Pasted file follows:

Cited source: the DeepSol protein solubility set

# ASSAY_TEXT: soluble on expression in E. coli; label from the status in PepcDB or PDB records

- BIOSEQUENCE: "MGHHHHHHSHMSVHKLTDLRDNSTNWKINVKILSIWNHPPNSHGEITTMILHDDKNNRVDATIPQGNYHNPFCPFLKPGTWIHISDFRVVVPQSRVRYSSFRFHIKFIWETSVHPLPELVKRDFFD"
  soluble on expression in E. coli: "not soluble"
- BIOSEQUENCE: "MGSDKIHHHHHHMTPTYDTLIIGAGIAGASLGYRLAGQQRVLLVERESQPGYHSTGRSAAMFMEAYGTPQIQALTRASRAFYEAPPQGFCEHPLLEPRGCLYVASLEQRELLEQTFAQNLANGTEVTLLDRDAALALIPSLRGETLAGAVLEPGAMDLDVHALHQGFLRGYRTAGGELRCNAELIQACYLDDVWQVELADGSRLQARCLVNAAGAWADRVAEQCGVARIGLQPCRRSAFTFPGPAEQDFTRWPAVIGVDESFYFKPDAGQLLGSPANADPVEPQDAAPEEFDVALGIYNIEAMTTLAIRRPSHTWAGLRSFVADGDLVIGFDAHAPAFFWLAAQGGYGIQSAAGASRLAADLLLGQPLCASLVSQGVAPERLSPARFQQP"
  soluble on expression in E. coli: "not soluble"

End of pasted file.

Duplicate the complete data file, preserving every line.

Cited source: the DeepSol protein solubility set

# ASSAY_TEXT: soluble on expression in E. coli; label from the status in PepcDB or PDB records

- BIOSEQUENCE: "MGHHHHHHSHMSVHKLTDLRDNSTNWKINVKILSIWNHPPNSHGEITTMILHDDKNNRVDATIPQGNYHNPFCPFLKPGTWIHISDFRVVVPQSRVRYSSFRFHIKFIWETSVHPLPELVKRDFFD"
  soluble on expression in E. coli: "not soluble"
- BIOSEQUENCE: "MGSDKIHHHHHHMTPTYDTLIIGAGIAGASLGYRLAGQQRVLLVERESQPGYHSTGRSAAMFMEAYGTPQIQALTRASRAFYEAPPQGFCEHPLLEPRGCLYVASLEQRELLEQTFAQNLANGTEVTLLDRDAALALIPSLRGETLAGAVLEPGAMDLDVHALHQGFLRGYRTAGGELRCNAELIQACYLDDVWQVELADGSRLQARCLVNAAGAWADRVAEQCGVARIGLQPCRRSAFTFPGPAEQDFTRWPAVIGVDESFYFKPDAGQLLGSPANADPVEPQDAAPEEFDVALGIYNIEAMTTLAIRRPSHTWAGLRSFVADGDLVIGFDAHAPAFFWLAAQGGYGIQSAAGASRLAADLLLGQPLCASLVSQGVAPERLSPARFQQP"
  soluble on expression in E. coli: "not soluble"